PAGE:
Venous Thromboembolism (VTE)

A safety signal for VTE was identified following review of VAERS reports to June 2006 [94]. However, of the cases that had sufficient information for review, 90 % had a known risk factor for VTE, such as oral contraceptive use. The time to onset after vaccination was also highly variable [94]. Analysis of VTE in the VSD population-based cohort revealed a non-significant increased relative risk of 1.98 among females aged 9–17 years when compared with historical rates; however, all five cases had known risk factors for VTE [120]. Increased rates of VTE post HPV vaccination have not been reported in other settings, suggesting this is unlikely to be causally related to vaccination.

Summary of Findings

A variety of population-based post-licensure studies have assessed adverse events, including those with delayed onset, in females given HPV vaccines. Despite the inevitable publication of case reports raising the potential association between HPV vaccination and a range of severe chronic conditions of poorly defined aetiology such as multiple sclerosis, evidence from these well-conducted population-based studies has consistently not identified any new or concerning safety issues. Randomised controlled clinical trials conducted before vaccine licensure identified that ISR (particularly pain) and mild self-limited systemic symptoms (such as myalgia and headache) occur commonly after HPV vaccination and should be anticipated. One head-to-head comparison study found injection site reactions and some systemic symptoms to be more common in 2vHPV compared with 4vHPV vaccine recipients although, overall, events in most recipients were well-tolerated and self-limiting. Allergic reactions and syncope can occur following HPV vaccination but can be managed with appropriate care [132]. Data from pooled clinical studies of HPV vaccination given inadvertently during pregnancy or near the time of conception have not provided evidence for foetal harm or higher rates of miscarriage; however, advice regarding avoiding vaccination during pregnancy is warranted, given the limitations of such studies.

The findings of this review are consistent with the expert assessment of a number of peak advisory bodies [13, 96, 133]. For example, the Global Advisory Committee of the World Health Organisation found in 2007 and 2008 that current evidence on the safety of HPV vaccines was reassuring [132, 134]. Independent systematic reviews of HPV vaccine safety have also drawn this conclusion [18]. In addition, a recent report by the Institute of Medicine (IOM) summarising evidence for causal relationships between certain adverse events and eight different vaccines, including HPV vaccines, identified acceptable levels of evidence to support a causal relationship between HPV vaccination and anaphylaxis and reported acceptance of a causal relationship with any vaccine injection and syncope [105]. Consistent with the findings of this review, the IOM stated that neither the mechanistic or epidemiologic evidence supported an association of HPV vaccination with other outcomes, such as various new onset chronic diseases.

Conclusions and Future Considerations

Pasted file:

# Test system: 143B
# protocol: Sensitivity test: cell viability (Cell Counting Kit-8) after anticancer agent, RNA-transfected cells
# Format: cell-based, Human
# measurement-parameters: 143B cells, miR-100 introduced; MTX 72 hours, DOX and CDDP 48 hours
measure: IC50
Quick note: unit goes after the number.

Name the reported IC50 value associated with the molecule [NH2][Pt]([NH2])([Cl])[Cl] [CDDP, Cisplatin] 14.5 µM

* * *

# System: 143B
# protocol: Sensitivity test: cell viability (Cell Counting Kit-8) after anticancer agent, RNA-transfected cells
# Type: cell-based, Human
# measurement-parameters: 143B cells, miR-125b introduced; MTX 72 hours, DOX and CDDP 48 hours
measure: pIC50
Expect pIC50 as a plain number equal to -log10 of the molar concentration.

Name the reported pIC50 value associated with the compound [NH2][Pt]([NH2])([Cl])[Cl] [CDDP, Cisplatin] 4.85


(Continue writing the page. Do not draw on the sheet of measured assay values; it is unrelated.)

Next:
This overview provides an update of the continually expanding body of evidence regarding the safety profile of the two currently licensed HPV vaccines, 2vHPV (Cervarix®) and 4vHPV (Gardasil®). Both have been well characterised in extensive clinical trials and a range of post-licensure studies, some of the most comprehensive employed for any vaccine. Overwhelming, the evidence supports an excellent safety profile, not unlike the majority of other inactivated vaccines assessed in similar populations.

Ongoing initiatives to assess vaccine safety have been summarised elsewhere [82, 135]. Despite the reassuring evidence to date, safety studies in developing countries that adopt HPV vaccine use, and in specific populations not extensively assessed to date, such as males, are awaited. For example, studies in immunocompromised persons, an important target group, are limited and should occur. In parallel, research to better elucidate background rates of serious diseases and events that can be coincidentally associated in time with vaccination are essential to inform decision-making around vaccine safety issues as they arise [124] and to avoid a loss of confidence in these potentially life-saving vaccines.


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The authors wish to thank Dr. Rashmi Dixit, formerly of the National Centre for Immunisation Research and Surveillance (NCIRS), for assistance in reviewing some studies. We also thank other NCIRS staff for their assistance: Ms. Catherine King for literature searches and Mr. Edward Jacyna and Ms. Lyn Benfield for assistance with data collection and collation.

Dr. Brotherton was a partner investigator on an Australian Research Council (ARC) Linkage Grant for which CSL Biotherapies was a partner organization

Associate Professor Macartney, Dr. Clayton Chiu and Dr. Melina Georgousakis are employees of the Australian National Centre for Immunisation Research and Surveillance, which receives funding from the Australian Government Department of Health and Ageing and the New South Wales Department of Health. Dr. Brotherton is an employee of the Victorian Cytology Service (VCS), which receives funding from the Victorian Health Department and the Australian Government Department of Health and Ageing.

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Correspondence to Kristine K. Macartney.

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Macartney, K.K., Chiu, C., Georgousakis, M. et al. Safety of Human Papillomavirus Vaccines: A Review. Drug Saf 36, 393–412 (2013).